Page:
After successful careers in real estate and finance, Victor Zarougian and Judy Saryan of Boston have championed Armenian philanthropy in many ways. Their latest effort combines their passion for sustainable agriculture, with the International Center for Agribusiness Research and Education Foundation (ICARE) — and for art, with the Armenian Artists Project (AAP). In doing so, they are raising awareness for both organizations and creating new opportunities to sustain Armenian enterprise.
Philanthropists to the Core
Zarougian was born in Cairo, Egypt and immigrated to the US in 1962. After attaining his BA at the University of Massachusetts in Amherst, he pursued a career in urban real estate management and development. He has a strong interest in geography and developmental economics which he has put to excellent use in his philanthropic efforts, particularly in Armenia, with organizations such as the Tufenkian Foundation, COAF, ICARE, TUMO and others.
Saryan was born in Delaware and graduated from Wellesley College in Massachusetts with a major in economics. She spent her career in the financial industry, most recently at Eaton Vance Management, where she was vice president and portfolio manager. After retirement, Saryan decided to pursue her passion for literature and history, and in partnership with AIWA, published translations of Zabel Yessayan and others. She also has worked on philanthropic projects with AIWA, NAASR, COAF, CINF, AGBU, TUMO, and ICARE.
Zarougian’s and Saryan’s passion for supporting Armenia took a new turn in recent years, as they decided to pursue two major goals concurrently: to support sustainable agriculture in Armenia, and to support Armenian artists — both areas that have long been part of Armenia’s history and accomplishments.
In 2005, Texas A&M University, Armenian National Agrarian University and the USDA Foreign Agricultural Service founded ICARE—a non-governmental and non-commercial organization in Yerevan. It provides degrees in agribusiness education to achieve sustainable entrepreneurial activities in the food and agriculture sectors in Armenia. ICARE is an umbrella institution for the Agribusiness Teaching Center (ATC), the Agribusiness Research Center (ARC) and the EVN Wine Academy. It also prepares agribusiness specialists at undergraduate and graduate levels, armed with broad economic, marketing and managerial skills, up-to-date communication abilities and excellent knowledge of English. These skills make ATC graduates competitive in the growing regional agribusiness sector.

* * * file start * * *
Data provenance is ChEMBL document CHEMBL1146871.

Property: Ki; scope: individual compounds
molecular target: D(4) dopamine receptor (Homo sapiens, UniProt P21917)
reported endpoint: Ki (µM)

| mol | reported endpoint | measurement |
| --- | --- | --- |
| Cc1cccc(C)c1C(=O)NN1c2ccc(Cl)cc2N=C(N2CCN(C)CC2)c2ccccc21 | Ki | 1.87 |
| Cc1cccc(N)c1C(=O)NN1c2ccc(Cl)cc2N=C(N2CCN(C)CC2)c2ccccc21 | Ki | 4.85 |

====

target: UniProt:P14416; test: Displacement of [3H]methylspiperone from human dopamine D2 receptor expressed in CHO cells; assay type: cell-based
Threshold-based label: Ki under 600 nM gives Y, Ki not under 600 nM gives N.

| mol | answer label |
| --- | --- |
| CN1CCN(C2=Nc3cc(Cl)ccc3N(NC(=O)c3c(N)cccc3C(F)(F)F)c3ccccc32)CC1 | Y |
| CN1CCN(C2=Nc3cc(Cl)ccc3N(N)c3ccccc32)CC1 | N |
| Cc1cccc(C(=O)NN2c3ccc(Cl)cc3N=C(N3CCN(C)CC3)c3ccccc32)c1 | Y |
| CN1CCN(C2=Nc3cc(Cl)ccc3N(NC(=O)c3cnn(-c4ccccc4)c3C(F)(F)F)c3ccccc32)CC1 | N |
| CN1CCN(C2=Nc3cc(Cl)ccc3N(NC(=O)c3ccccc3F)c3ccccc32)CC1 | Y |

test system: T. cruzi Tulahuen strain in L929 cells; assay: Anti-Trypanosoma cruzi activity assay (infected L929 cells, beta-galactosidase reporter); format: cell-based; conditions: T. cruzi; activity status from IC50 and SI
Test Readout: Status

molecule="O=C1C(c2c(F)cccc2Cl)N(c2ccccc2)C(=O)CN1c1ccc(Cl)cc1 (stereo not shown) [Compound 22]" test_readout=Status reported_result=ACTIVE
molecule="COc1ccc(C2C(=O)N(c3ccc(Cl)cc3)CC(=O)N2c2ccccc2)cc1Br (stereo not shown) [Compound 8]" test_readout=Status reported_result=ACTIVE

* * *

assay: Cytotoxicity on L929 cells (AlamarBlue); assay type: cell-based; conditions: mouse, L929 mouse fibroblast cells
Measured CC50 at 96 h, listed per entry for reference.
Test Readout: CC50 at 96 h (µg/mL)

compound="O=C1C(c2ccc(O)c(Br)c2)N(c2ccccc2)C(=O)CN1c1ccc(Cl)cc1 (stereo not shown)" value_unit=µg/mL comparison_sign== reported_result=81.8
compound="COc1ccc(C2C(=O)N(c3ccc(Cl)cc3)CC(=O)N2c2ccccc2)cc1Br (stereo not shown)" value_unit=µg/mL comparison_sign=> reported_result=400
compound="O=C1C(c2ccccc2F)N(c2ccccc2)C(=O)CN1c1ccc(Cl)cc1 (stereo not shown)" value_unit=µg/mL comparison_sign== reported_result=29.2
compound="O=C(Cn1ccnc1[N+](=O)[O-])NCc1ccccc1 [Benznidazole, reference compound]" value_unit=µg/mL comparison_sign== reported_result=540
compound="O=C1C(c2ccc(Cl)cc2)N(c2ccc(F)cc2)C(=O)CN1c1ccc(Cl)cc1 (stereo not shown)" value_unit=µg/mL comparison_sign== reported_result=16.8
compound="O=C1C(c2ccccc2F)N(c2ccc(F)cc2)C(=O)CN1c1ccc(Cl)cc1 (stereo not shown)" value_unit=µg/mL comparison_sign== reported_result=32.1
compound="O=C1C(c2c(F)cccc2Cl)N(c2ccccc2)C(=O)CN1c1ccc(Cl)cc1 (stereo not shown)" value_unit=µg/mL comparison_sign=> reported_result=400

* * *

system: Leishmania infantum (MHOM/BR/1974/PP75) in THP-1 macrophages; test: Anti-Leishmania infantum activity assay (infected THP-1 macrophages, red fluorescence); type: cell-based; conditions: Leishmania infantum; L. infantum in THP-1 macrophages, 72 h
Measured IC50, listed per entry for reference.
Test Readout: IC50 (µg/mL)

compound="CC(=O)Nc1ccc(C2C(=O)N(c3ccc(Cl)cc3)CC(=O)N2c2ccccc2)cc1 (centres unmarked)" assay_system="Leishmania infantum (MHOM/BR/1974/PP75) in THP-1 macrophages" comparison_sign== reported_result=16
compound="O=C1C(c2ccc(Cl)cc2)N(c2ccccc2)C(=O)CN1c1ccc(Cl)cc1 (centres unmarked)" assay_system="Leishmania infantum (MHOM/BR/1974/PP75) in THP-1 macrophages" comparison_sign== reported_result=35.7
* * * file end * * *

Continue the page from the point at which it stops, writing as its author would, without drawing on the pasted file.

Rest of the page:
Because they saw the immense benefits of renewable energy in Armenia, Zarougian and Saryan first partnered with ICARE in 2014 on their solar panel project, the largest solar project in Armenia at the time. They continued their involvement with a donation for the development of the EVN Wine Academy. Zarougian and Saryan appreciated the practical and high-quality education that ICARE offers. They are working with ICARE to establish its EcoFarm, an incubation center promoting environmentally conscious agriculture, agribusiness research and startups, and responding to the challenges of climate change. This work is in response to the socio-economic condition of Armenia and to the opportunity to develop a leading-edge institution.
Around the same time, through colleagues, Zarougian and Saryan came in contact with AAP, which supports Armenian artists and economy by selling their works online around the world, with proceeds going to the artist and to charitable efforts in Armenia. AAP has already sold more than $150,000 worth of artwork by 35 Armenian artists and contributed approximately $65,000 to Armenia’s economy and charities supporting Armenia.
Zarougian and Saryan saw an opportunity for a truly distinctive synergy between ICARE and AAP. They made a donation to AAP artist and sculptor Nune Tumanyan to create a sculpture of Zabel Yessayan, a courageous Armenian woman (1878-1943) who was a renowned writer, political activist, editor and teacher, to be installed in front of the ICARE EcoFarm. They felt it was important to highlight the impact of Yessayan on Armenian literature, history and education and to also support a female Armenian artist. In doing so, they have raised awareness of both organizations in their efforts to support and sustain the homeland.
Titled Անվհեր Զապէլ, or Intrepid Zabel, the greater-than-life-size sculpture reflects her courage and devotion as a leader and advocate for human rights. In many ways it reflects the spirit captured in a famous quote by the author: “You must raise your gaze higher; you must sharpen your mind in order to undertake useful and wide-reaching work.”
The work also reflects the passion of its sculptor for her homeland and its women. Born in Yerevan, Tumanyan has held positions as a professor of the Academy of Fine Arts in Armenia, the head of the Department of Sculpture and Artists’ Union of Armenia. She is also author and curator of the project “Urban Sculpture,” aimed at improving the artistic look of Yerevan through the creative works of the sculptors of Armenia. She has won numerous awards at the Ravenna Biennale in Italy and has had work exhibited at the National Art Gallery of Armenia and around the world.
The sculpture is scheduled to be installed at a formal ceremony at ICARE next fall.
A New Armenia
Although the pandemic resulted in some delays for these concurrent projects, Zarougian and Saryan and their partners are moving forward. “As Armenians from the Diaspora, we recognize the debt we have to our history and culture,” they said. “By supporting the creative efforts of Armenian educators and artists, we help to continue our cultural tradition and to work towards the future growth and innovation of strong institutions in the homeland.”